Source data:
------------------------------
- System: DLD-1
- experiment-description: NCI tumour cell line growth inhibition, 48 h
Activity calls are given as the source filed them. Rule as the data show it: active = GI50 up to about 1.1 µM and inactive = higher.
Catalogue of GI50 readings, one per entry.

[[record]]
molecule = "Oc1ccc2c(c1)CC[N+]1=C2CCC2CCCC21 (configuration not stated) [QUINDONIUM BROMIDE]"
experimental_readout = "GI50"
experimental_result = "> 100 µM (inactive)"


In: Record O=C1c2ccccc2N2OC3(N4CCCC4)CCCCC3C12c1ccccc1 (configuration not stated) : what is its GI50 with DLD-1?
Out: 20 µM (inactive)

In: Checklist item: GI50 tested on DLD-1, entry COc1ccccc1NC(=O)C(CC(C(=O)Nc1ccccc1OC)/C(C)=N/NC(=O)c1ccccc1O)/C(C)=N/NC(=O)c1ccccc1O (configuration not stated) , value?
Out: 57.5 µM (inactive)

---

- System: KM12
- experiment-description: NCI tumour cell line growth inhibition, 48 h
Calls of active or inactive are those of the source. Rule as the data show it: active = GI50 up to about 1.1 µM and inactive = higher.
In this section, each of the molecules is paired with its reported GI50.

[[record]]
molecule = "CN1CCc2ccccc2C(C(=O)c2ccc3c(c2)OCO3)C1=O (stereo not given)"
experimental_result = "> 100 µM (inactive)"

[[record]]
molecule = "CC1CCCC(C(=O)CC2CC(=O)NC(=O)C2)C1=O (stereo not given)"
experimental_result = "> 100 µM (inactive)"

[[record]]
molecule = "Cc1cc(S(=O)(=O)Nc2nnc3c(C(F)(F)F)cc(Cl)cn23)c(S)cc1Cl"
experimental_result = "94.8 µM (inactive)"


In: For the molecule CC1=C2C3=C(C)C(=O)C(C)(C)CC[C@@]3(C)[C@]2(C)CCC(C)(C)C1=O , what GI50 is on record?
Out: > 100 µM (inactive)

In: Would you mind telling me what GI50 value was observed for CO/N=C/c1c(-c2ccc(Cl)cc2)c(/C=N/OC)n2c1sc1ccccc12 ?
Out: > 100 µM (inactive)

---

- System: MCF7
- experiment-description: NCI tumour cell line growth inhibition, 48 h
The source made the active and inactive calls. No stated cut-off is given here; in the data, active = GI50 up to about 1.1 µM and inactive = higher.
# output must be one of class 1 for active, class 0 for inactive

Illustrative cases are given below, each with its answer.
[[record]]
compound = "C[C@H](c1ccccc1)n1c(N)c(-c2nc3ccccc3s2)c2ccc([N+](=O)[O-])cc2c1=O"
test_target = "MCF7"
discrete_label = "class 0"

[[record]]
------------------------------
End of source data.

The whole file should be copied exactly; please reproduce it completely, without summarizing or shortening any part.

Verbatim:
- System: DLD-1
- experiment-description: NCI tumour cell line growth inhibition, 48 h
Activity calls are given as the source filed them. Rule as the data show it: active = GI50 up to about 1.1 µM and inactive = higher.
Catalogue of GI50 readings, one per entry.

[[record]]
molecule = "Oc1ccc2c(c1)CC[N+]1=C2CCC2CCCC21 (configuration not stated) [QUINDONIUM BROMIDE]"
experimental_readout = "GI50"
experimental_result = "> 100 µM (inactive)"


In: Record O=C1c2ccccc2N2OC3(N4CCCC4)CCCCC3C12c1ccccc1 (configuration not stated) : what is its GI50 with DLD-1?
Out: 20 µM (inactive)

In: Checklist item: GI50 tested on DLD-1, entry COc1ccccc1NC(=O)C(CC(C(=O)Nc1ccccc1OC)/C(C)=N/NC(=O)c1ccccc1O)/C(C)=N/NC(=O)c1ccccc1O (configuration not stated) , value?
Out: 57.5 µM (inactive)

---

- System: KM12
- experiment-description: NCI tumour cell line growth inhibition, 48 h
Calls of active or inactive are those of the source. Rule as the data show it: active = GI50 up to about 1.1 µM and inactive = higher.
In this section, each of the molecules is paired with its reported GI50.

[[record]]
molecule = "CN1CCc2ccccc2C(C(=O)c2ccc3c(c2)OCO3)C1=O (stereo not given)"
experimental_result = "> 100 µM (inactive)"

[[record]]
molecule = "CC1CCCC(C(=O)CC2CC(=O)NC(=O)C2)C1=O (stereo not given)"
experimental_result = "> 100 µM (inactive)"

[[record]]
molecule = "Cc1cc(S(=O)(=O)Nc2nnc3c(C(F)(F)F)cc(Cl)cn23)c(S)cc1Cl"
experimental_result = "94.8 µM (inactive)"


In: For the molecule CC1=C2C3=C(C)C(=O)C(C)(C)CC[C@@]3(C)[C@]2(C)CCC(C)(C)C1=O , what GI50 is on record?
Out: > 100 µM (inactive)

In: Would you mind telling me what GI50 value was observed for CO/N=C/c1c(-c2ccc(Cl)cc2)c(/C=N/OC)n2c1sc1ccccc12 ?
Out: > 100 µM (inactive)

---

- System: MCF7
- experiment-description: NCI tumour cell line growth inhibition, 48 h
The source made the active and inactive calls. No stated cut-off is given here; in the data, active = GI50 up to about 1.1 µM and inactive = higher.
# output must be one of class 1 for active, class 0 for inactive

Illustrative cases are given below, each with its answer.
[[record]]
compound = "C[C@H](c1ccccc1)n1c(N)c(-c2nc3ccccc3s2)c2ccc([N+](=O)[O-])cc2c1=O"
test_target = "MCF7"
discrete_label = "class 0"

[[record]]